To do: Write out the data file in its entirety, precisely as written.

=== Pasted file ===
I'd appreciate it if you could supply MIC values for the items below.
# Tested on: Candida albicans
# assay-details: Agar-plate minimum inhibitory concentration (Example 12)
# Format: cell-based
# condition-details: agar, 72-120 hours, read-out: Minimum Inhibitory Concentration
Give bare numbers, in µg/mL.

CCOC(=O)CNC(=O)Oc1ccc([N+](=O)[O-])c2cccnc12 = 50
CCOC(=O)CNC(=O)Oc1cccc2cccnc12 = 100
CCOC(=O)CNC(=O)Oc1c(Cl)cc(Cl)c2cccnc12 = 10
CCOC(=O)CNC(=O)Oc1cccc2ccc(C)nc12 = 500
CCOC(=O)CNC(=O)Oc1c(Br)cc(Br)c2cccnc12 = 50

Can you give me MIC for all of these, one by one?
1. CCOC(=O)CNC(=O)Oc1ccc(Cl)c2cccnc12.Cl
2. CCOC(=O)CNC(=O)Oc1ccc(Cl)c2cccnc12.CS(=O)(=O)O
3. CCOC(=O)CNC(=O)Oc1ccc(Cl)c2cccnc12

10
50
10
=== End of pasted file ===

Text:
I'd appreciate it if you could supply MIC values for the items below.
# Tested on: Candida albicans
# assay-details: Agar-plate minimum inhibitory concentration (Example 12)
# Format: cell-based
# condition-details: agar, 72-120 hours, read-out: Minimum Inhibitory Concentration
Give bare numbers, in µg/mL.

CCOC(=O)CNC(=O)Oc1ccc([N+](=O)[O-])c2cccnc12 = 50
CCOC(=O)CNC(=O)Oc1cccc2cccnc12 = 100
CCOC(=O)CNC(=O)Oc1c(Cl)cc(Cl)c2cccnc12 = 10
CCOC(=O)CNC(=O)Oc1cccc2ccc(C)nc12 = 500
CCOC(=O)CNC(=O)Oc1c(Br)cc(Br)c2cccnc12 = 50

Can you give me MIC for all of these, one by one?
1. CCOC(=O)CNC(=O)Oc1ccc(Cl)c2cccnc12.Cl
2. CCOC(=O)CNC(=O)Oc1ccc(Cl)c2cccnc12.CS(=O)(=O)O
3. CCOC(=O)CNC(=O)Oc1ccc(Cl)c2cccnc12

10
50
10